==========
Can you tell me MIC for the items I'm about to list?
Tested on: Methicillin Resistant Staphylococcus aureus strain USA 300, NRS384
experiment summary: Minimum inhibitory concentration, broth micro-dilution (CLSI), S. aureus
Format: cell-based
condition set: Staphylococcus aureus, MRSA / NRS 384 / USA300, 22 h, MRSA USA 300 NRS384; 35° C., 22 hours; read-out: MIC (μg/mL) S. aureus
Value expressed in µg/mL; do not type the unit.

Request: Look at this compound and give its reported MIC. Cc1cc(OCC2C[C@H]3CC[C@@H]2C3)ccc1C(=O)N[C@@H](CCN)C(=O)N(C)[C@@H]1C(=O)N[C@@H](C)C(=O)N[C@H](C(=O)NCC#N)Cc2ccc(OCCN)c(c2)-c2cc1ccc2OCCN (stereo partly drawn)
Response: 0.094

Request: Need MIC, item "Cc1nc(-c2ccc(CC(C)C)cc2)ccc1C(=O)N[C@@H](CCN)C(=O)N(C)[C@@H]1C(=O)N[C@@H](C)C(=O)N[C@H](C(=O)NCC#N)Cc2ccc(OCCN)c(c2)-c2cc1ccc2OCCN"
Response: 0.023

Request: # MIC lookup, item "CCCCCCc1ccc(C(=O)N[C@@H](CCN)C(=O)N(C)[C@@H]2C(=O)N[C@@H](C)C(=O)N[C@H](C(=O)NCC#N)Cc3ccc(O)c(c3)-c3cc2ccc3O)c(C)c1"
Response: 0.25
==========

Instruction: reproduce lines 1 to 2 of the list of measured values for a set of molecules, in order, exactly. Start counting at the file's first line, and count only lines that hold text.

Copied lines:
Can you tell me MIC for the items I'm about to list?
Tested on: Methicillin Resistant Staphylococcus aureus strain USA 300, NRS384